For all its pomp and fabulosity, Mirror Mirror is actually Tarsem Singh's most minimalistic effort, a dialed-down game board of elaborate pieces that's akin to the human chess set captained by evil Queen Clementianna (Julia Roberts). Like Rodgers and Hammerstein's Cinderella with just a dash of Lars von Trier's Dogville, his rendering of this revisionist fairy tale is less cinematic than it is purposefully theatrical. The queen's ornately decorated, yet largely sparse bed chamber looks out to a sky that's basically a moving matte painting, and even the forest is a simple backdrop of black and white, full of nothing but snow and rocks that mirror endless birch trees. More than anything previously seen in a Tarsem film, the production design (here by frequent collaborator Tom Foden) appears obsessively placed and inorganic, with a near-palpable wariness of human contact. The visuals work because the director is knowingly embracing a new twist on his aesthetic, withholding in more ways than one for his first fairy tale that isn't chiefly aimed at adults. There's never a doubt that he had a strong vision for this movie, and it's hard to think of a stylistic maverick better suited to spicing up a dusty fantasy, but even he falls victim to tonal inconsistency, which begins with the script by newbie writers Melissa Wallack and Jason Keller, and spreads to affect most of the project's realization.
In a requisite prologue that doles out just how much this tale will mangle the Grimm brothers' original, the queen narrates a rather beautiful animated sequence (with porcelain-doll versions of Snow White and her kingly father), intermittently dropping her English accent to crack wise in blunt, fries-on-the-side American. Such is the Shrek-ian angle that Mirror Mirror aims for, subverting storybook traditions with insults like accusing Snow White's parents of coming up with a terribly pretentious baby name. To a degree, the irony aids the film in fending off self-seriousness, and Roberts, especially, takes a perfect approach to the material. One eruption of that trademark laugh and it's clear why she was cast. Even in the queen's wickedest moments, the superstar never drops the levity or breaks her madly uppity demeanor, making hers a unique and bubbly crackpot of a villain. Nathan Lane is also well chosen as the queen's groveling servant, whose stance as a cockroach grows more literal as the film progresses. But there's a love story that has to be told here too, between the angelic, grown-up Snow (Lily Collins) and Prince Andrew Alcott (Armie Hammer), whose dashing entrance to the kingdom is briefly thwarted by the seven dwarves, reimagined as plundering renegades. Despite some giggly slapstick involving the queen's attempt to steal the prince (thanks to a "puppy love" spell, we get to see Hammer lick Roberts's face), the movie is never all that funny, and with love bumped off the priority list, it's not that romantic either. It's left in a kind of pixie-dust purgatory, where magic is overtaken by a sense of complacency.
For every punchline the queen serves up, there's an over-earnest moment with Snow White and her dwarves, who whip the banished princess into swashbuckling shape while she convinces each to be more Robin Hood and less Captain Hook. For every feminist-lite, bathos-heavy epiphany Snow White reaches, there's a contrastingly sardonic touch waiting in the wings, like a random Mr. Clean sparkle added to Hammer's pearly whites, and a wildly misplaced meta gag about fairy-tale focus groups. Even Tarsem can't balance his sweep with his sarcasm, seeing epic aerial shots sucked dry of impact thanks to overarching jokery. The film is best when it cheekily merges its humor with its spectacle, such as a scene in which the prince is so fed up with the frilly costumes that he tears off his sleeve cuffs, or a fantastic makeover sequence that sees the queen get a bird-poop facial, bee-sting lip injections, and some inexplicable mealworm massage. Too often, though, the director seems to be arbitrarily following his screenwriters' lead, adding elements like a Bollywood-esque closing number that feels like the ultimate tacked-on flourish.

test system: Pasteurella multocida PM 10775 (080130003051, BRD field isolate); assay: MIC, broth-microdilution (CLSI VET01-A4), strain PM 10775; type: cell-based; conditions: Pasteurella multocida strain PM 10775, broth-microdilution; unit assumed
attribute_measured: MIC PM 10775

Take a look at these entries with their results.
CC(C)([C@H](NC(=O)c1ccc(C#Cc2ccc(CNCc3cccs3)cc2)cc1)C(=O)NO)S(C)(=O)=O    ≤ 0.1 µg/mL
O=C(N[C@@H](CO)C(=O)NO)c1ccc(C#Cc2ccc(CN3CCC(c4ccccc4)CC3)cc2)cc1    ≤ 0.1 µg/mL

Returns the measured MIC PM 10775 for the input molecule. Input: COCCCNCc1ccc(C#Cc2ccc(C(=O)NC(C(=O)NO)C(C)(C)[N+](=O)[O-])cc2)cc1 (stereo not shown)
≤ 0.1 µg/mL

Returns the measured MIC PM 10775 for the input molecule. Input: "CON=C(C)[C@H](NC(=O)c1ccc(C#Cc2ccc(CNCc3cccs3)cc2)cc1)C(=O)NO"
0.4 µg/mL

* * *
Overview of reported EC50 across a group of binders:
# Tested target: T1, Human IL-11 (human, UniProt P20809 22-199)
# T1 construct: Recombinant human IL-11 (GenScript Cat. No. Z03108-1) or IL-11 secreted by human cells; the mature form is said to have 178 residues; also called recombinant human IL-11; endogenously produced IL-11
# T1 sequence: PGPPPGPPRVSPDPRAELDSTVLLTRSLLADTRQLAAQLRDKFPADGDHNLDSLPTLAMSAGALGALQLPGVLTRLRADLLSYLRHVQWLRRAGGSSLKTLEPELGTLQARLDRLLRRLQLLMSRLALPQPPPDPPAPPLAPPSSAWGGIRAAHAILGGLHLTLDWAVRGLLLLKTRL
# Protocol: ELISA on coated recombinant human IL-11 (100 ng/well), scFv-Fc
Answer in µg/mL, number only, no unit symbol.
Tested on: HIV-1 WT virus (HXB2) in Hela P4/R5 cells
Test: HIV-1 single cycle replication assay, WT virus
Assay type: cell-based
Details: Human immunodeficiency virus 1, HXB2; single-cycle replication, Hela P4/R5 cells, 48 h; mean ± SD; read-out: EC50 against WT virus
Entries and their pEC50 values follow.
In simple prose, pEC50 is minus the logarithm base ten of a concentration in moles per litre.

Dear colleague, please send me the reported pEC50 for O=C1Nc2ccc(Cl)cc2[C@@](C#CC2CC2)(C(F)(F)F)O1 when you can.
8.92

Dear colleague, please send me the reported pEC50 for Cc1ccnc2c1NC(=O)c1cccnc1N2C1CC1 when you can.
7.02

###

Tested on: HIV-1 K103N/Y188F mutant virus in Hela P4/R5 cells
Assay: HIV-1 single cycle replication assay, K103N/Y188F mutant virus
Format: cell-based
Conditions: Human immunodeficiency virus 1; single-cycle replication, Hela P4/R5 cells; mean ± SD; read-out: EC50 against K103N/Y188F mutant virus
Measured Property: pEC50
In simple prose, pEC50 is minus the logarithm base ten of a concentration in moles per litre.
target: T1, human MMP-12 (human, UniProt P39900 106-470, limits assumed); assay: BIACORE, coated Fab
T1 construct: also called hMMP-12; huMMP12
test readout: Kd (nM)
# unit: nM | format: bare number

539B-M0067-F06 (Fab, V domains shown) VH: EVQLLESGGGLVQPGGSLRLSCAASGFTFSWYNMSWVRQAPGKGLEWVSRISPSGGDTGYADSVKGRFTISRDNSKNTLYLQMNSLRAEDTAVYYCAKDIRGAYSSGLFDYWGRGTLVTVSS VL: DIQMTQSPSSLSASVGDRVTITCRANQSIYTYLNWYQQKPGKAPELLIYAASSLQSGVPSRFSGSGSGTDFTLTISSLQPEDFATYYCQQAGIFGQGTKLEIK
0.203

Collaboration has long been one of Tarsem's better strengths, a virtue reflected in his penchant for mixing multicultural visuals (the exterior of the queen's castle looks like the Taj Mahal, while the inside is dressed with French furniture). Mirror Mirror marks the filmmaker's final partnership with Eiko Ishioka, the extraordinary costume designer who worked on all his films before passing away in January (the movie is dedicated to her memory). As usual, the duds comprise an integral part of the attraction, nodding to Disney's slitted sleeves and consuming skirts while boldly pushing the boundaries of imagination. The dwarves are given accordion stilts that extend to make them taller than men, while Collins, Roberts, and Hammer each get a moment to swoop a magnificent cloak. A centerpiece ball may well be seen as Ishioka's swan song, filled as it is with one breathtaking frock after another. Also teaming again with Immortals lenser Brendan Galvin, Tarsem faithfully thinks outside the proverbial box, unabashedly adhering to a fantasy mentality and vividly retooling such things as the magic mirror, which is embodied as a moralistic twin of the queen herself, living in a shack on some otherworldly lake. But due to so much incongruity, Mirror Mirror never reads like an essential retelling, and during a scene in which the queen's reflective double attacks the dwarves with magic marionettes, the action is paired with the notion that Tarsem has never seemed weaker as a master puppeteer.